A high-speed porpoise on the runway

The video clip I posted yesterday, showing a LET LE 410 Turbolet aircraft landing in a rather, shall we say, impromptu manner, aroused a lot of comment.  Since many of those doing so came to this blog during recent years, I thought it might amuse you to re-post a video I first embedded in 2009.

During Operation Desert Storm in 1991, Iraq flew much of its Air Force to Iranian airfields, to prevent its destruction by coalition forces.  That didn’t help, because Iran promptly confiscated all those aircraft and kept them for itself.  Among them were a squadron’s worth of Sukhoi Su-24 strike aircraft, Russia’s answer to the US F-111.  They were absorbed into the Iranian Air Force.

Unfortunately, the quality and/or ability of Iranian-trained pilots left something to be desired, as evidenced by the relatively large number of crashes in that country over the past few decades.  That proved to be the case with at least one of the confiscated Su-24’s.  Here’s video of it trying to land at an Iranian base.  I wrote when I first posted it:

The video is of rather poor quality, but if you’ll excuse that, it’s worth watching. The pilot makes a pass at the runway, but doesn’t land. On his second pass, he slams it down willy-nilly, and porpoises down the runway until he smashes the undercarriage. Of course, this ruptures the fuel tanks, which catch fire. If you watch closely, you’ll see the pilot and his Weapons Systems Operator eject safely from the burning wreckage as it skids down the runway.

You’ll notice the plume of what looks like white smoke coming out of the back of the Su-24 as it comes in to land the second time. I think that’s fuel being dumped, which would also account for the burning trail left down the runway after the crash. Why, precisely, the pilot chose to do that at so low an altitude, I really couldn’t say . . . but then again, perhaps we don’t really want to know!

See for yourself.

Suddenly, that Turbolet landing looks almost smooth by comparison!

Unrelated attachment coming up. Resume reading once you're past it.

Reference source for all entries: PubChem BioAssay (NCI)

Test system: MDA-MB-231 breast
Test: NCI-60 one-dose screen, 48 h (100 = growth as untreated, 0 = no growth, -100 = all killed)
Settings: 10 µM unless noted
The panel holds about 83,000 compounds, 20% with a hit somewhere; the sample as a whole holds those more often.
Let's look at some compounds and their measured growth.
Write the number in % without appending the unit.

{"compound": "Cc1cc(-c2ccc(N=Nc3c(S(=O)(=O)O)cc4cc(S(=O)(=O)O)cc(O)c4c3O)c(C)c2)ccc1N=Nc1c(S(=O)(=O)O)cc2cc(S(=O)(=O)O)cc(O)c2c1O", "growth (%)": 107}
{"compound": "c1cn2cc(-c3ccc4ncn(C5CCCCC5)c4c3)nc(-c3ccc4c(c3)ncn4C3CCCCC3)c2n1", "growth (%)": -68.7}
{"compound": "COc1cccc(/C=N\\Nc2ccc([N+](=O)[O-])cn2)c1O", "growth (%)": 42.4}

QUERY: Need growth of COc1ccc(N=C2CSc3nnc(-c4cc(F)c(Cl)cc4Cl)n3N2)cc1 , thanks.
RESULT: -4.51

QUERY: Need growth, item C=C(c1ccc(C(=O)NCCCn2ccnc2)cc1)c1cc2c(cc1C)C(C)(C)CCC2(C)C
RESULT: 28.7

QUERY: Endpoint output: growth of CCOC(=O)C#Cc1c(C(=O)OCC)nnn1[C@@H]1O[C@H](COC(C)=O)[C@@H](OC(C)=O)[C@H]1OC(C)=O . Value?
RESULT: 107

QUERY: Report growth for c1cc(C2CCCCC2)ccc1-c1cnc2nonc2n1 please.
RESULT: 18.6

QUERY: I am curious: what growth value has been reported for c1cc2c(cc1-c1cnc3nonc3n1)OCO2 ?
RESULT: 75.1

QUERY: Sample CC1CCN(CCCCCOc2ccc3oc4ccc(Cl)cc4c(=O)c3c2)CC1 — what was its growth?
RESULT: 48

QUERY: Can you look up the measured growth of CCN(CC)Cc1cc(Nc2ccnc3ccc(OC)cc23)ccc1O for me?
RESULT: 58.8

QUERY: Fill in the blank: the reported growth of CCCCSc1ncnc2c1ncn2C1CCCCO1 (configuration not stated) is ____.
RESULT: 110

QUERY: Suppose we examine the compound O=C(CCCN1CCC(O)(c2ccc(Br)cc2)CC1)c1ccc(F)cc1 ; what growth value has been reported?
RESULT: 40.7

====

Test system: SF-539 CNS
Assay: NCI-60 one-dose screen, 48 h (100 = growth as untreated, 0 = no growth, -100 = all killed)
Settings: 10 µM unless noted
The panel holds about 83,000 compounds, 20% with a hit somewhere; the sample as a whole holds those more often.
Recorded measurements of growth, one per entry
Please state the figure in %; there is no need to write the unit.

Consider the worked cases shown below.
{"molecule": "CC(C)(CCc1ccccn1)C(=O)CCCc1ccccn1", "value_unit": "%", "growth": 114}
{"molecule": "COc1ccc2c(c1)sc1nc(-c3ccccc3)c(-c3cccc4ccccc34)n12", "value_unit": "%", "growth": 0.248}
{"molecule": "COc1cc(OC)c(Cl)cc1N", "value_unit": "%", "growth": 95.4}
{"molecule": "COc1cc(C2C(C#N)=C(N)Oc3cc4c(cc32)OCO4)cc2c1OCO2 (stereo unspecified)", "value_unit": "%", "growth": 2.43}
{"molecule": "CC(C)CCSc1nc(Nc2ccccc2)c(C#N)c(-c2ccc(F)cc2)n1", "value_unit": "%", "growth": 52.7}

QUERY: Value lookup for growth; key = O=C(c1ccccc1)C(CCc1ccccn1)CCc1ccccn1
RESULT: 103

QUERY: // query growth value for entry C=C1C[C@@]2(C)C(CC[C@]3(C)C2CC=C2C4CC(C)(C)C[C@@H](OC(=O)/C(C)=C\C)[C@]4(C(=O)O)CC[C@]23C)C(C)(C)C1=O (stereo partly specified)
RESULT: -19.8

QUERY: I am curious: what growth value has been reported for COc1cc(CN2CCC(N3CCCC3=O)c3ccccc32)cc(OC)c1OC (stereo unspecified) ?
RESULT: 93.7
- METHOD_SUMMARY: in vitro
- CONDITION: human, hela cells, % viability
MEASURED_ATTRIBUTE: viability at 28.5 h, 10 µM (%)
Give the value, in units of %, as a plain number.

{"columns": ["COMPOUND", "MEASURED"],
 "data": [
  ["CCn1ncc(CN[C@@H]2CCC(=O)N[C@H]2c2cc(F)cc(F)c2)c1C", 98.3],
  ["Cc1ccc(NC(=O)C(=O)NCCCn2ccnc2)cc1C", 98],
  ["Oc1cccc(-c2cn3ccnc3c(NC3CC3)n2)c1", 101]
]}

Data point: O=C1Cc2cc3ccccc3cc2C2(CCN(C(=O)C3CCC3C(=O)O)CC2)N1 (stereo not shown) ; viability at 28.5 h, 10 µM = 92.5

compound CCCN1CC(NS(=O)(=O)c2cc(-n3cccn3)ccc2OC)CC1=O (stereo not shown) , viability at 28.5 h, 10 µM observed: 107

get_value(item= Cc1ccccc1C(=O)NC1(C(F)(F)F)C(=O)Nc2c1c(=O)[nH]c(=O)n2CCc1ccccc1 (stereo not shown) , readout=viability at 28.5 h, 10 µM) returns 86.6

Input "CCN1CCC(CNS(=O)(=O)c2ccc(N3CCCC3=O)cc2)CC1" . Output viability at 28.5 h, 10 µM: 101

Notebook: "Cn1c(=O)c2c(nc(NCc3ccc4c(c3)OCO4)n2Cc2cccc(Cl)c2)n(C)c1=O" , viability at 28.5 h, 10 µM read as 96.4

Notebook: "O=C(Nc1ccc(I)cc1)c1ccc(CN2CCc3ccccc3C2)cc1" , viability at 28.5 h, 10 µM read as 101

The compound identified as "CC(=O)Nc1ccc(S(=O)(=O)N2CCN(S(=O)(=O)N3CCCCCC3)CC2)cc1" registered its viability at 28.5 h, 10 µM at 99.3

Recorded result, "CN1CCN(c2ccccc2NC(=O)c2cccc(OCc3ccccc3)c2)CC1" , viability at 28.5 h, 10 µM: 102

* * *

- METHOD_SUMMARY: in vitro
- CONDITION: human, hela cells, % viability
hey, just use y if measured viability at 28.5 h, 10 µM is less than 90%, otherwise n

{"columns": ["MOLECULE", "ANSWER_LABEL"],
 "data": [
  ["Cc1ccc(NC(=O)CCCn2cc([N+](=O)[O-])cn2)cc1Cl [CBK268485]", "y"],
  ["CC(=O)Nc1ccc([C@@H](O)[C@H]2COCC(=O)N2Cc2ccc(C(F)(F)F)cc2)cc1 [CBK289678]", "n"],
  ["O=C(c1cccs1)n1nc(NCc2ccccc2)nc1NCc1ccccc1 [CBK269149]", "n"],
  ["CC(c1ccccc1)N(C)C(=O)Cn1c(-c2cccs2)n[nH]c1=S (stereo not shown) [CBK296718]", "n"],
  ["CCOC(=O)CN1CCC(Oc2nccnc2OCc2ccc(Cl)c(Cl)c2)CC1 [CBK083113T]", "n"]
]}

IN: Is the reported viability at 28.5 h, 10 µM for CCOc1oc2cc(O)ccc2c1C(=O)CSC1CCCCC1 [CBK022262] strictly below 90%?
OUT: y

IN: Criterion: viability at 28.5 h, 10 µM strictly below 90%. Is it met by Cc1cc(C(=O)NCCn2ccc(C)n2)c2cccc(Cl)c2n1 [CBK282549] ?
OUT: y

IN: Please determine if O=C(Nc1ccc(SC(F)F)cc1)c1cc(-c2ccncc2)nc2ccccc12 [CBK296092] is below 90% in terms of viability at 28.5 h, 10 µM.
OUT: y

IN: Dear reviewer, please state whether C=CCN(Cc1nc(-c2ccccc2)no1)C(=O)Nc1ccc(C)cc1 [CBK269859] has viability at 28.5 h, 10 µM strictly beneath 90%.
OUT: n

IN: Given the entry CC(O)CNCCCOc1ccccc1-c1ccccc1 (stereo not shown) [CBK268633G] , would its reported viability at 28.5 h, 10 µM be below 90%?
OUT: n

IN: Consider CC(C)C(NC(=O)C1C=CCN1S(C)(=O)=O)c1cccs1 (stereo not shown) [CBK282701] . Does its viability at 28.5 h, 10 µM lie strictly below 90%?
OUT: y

1. you used the word pilot and yet perhaps a word other than "pilot" would be more appropriate?

    you are/were a pilot and are an author – there has to be some other word used to describe the person in the drivers seat….even modifying the word pilot with "clueless", "incompetent" or "narcoleptic" doesn't quite do it justice and casts a pall on others, don't you think?

  2. From the lack of a traveling fireball after the initial flame, I suspect that is not fuel being dumped. Might be a peculiarity of the engines at that throttle setting.
    Any prior military flyers have an insight?

    I've always wondered why Iraq sent their planes there. They were fighting a war not too long before that.

  3. Their level of pilot training went down significantly when we stopped training them after the Shah was overthrown. Just sayin'

  4. There was also a very large purge of the Iranian air force after the Shah was overthrown. The army had purges too but it was particularly bad in the air force from what I've read and heard first-hand. This became an issue during the Iran-Iraq War. They got their feet back under them and regained some real effectiveness and fought well even though they were outnumbered and were pretty much cut off from spares and munitions. The Iranians used some novel tactics like using F-14s as ad hoc AWACS. Somehow mounting US Hawk SAMs to Tomcats to use in the A/A role. The Iranians pulled off some impressive operations given the state of their air force. The raid on the western Iraqi airbase H3 was particularly ballsy.

  5. Rather puts one in mind of the "traditional" military definition of an aircraft crash-"landing": "Simultaneous – more-or-less – expiration of airspeed, altitude and/or ideas by action(s) (or lack thereof) of in-transit aircraft personnel…"

    Translation: A hard, hard rain's a-gonna fall…

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